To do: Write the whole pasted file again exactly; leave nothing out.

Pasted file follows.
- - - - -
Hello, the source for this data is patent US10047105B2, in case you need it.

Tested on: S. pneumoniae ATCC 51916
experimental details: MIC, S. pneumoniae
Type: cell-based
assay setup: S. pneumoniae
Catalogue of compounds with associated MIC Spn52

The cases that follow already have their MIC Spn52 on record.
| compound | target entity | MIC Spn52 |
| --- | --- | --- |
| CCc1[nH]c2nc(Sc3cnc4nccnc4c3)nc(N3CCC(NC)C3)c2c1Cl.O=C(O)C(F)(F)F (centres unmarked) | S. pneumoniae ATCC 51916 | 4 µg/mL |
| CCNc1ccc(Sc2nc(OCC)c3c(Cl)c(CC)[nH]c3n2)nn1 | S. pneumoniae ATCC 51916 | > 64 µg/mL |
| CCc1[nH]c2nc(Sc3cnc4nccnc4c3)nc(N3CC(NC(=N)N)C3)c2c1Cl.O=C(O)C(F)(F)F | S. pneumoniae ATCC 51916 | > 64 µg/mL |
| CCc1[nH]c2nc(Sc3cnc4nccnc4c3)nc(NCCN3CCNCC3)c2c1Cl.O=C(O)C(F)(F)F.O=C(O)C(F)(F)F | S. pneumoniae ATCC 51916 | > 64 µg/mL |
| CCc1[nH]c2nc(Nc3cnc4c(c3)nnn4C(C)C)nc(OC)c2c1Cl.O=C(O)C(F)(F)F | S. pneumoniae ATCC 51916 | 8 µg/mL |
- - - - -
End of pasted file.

Hello, the source for this data is patent US10047105B2, in case you need it.

Tested on: S. pneumoniae ATCC 51916
experimental details: MIC, S. pneumoniae
Type: cell-based
assay setup: S. pneumoniae
Catalogue of compounds with associated MIC Spn52

The cases that follow already have their MIC Spn52 on record.
| compound | target entity | MIC Spn52 |
| --- | --- | --- |
| CCc1[nH]c2nc(Sc3cnc4nccnc4c3)nc(N3CCC(NC)C3)c2c1Cl.O=C(O)C(F)(F)F (centres unmarked) | S. pneumoniae ATCC 51916 | 4 µg/mL |
| CCNc1ccc(Sc2nc(OCC)c3c(Cl)c(CC)[nH]c3n2)nn1 | S. pneumoniae ATCC 51916 | > 64 µg/mL |
| CCc1[nH]c2nc(Sc3cnc4nccnc4c3)nc(N3CC(NC(=N)N)C3)c2c1Cl.O=C(O)C(F)(F)F | S. pneumoniae ATCC 51916 | > 64 µg/mL |
| CCc1[nH]c2nc(Sc3cnc4nccnc4c3)nc(NCCN3CCNCC3)c2c1Cl.O=C(O)C(F)(F)F.O=C(O)C(F)(F)F | S. pneumoniae ATCC 51916 | > 64 µg/mL |
| CCc1[nH]c2nc(Nc3cnc4c(c3)nnn4C(C)C)nc(OC)c2c1Cl.O=C(O)C(F)(F)F | S. pneumoniae ATCC 51916 | 8 µg/mL |